GRADE A

Grade Definition: The USPSTF recommends the service. There is high certainty that the net benefit is substantial.

Suggestions for Practice: Offer or provide this service.

GRADE B

Grade Definition: The USPSTF recommends the service. There is high certainty that the net benefit is moderate or there is moderate certainty that the net benefit is moderate to substantial.

Suggestions for Practice: Offer or provide this service.

GRADE C

Grade Definition: The USPSTF recommends against routinely providing the service. There may be considerations that support providing the service in an individual patient. There is moderate or high certainty that the net benefit is small.

Suggestions for Practice: Offer or provide this service only if other considerations support offering or providing the service in an individual patient.

GRADE D

Grade Definition: The USPSTF recommends against the service. There is moderate or high certainty that the service has no net benefit or that the harms outweigh the benefits.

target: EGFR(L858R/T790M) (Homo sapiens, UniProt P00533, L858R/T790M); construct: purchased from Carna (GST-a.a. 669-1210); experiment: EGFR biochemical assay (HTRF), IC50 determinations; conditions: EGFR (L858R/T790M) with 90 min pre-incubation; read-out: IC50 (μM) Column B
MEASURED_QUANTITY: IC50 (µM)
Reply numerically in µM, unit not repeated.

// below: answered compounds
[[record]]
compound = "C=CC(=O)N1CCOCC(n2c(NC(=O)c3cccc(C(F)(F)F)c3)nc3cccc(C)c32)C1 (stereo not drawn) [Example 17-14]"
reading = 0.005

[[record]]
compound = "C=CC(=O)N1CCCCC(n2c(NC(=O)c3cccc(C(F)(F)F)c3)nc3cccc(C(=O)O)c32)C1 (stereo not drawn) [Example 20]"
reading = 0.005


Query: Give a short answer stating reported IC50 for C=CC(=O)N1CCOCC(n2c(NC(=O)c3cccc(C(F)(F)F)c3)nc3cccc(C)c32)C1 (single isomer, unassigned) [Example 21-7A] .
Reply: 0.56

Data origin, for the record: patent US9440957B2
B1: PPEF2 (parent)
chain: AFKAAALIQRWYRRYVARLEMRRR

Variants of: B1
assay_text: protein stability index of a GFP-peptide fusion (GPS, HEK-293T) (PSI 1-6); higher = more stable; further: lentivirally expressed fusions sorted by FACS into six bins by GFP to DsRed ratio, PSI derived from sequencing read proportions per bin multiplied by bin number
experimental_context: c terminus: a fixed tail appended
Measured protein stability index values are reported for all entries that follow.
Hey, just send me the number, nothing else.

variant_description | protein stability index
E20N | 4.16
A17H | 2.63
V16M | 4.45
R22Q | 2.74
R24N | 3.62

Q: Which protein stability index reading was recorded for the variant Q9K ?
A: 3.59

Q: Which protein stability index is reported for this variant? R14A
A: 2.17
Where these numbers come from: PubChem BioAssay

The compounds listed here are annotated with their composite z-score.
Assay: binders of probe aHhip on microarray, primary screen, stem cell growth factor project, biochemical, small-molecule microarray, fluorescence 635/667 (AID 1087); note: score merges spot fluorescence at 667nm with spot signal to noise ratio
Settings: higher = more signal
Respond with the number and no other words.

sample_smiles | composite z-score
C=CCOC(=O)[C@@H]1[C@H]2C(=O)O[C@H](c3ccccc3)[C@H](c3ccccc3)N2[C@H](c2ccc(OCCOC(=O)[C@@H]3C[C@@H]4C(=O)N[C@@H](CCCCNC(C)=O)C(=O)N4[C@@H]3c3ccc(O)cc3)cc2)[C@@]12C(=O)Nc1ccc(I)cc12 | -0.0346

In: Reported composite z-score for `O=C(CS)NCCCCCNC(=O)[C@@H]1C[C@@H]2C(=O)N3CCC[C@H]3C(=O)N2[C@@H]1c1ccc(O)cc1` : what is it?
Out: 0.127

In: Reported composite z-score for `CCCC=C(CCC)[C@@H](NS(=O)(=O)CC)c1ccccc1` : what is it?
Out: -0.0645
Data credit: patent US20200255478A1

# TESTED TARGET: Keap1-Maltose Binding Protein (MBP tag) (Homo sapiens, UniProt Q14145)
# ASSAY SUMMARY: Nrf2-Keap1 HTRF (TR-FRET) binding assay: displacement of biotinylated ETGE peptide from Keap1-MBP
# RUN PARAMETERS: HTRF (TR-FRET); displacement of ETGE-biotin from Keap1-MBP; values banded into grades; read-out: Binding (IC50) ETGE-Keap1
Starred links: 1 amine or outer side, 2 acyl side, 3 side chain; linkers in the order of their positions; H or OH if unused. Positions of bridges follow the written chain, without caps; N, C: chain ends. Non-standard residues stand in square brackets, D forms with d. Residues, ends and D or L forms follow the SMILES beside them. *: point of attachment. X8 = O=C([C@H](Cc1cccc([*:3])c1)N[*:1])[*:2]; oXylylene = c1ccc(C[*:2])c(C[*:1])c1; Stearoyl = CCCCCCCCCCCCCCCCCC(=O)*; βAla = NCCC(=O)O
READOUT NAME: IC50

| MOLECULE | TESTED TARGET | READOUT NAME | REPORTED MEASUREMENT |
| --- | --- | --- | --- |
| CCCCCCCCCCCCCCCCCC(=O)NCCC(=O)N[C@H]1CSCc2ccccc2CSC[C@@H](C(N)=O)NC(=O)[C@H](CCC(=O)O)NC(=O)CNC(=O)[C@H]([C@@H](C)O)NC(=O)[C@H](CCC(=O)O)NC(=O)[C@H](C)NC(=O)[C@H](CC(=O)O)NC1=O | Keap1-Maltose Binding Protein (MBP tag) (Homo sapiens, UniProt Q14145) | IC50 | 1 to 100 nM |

Suggestions for Practice: Discourage the use of this service.

I STATEMENT

Grade Definition: The USPSTF concludes that the current evidence is insufficient to assess the balance of benefits and harms of the service. Evidence is lacking, of poor quality, or conflicting, and the balance of benefits and harms cannot be determined.

Suggestions for Practice: Read "Clinical Considerations" section of USPSTF Recommendation Statement (see "Major Recommendations" field). If this service is offered, patients should understand the uncertainty about the balance of benefits and harms.

USPSTF Levels of Certainty Regarding Net Benefit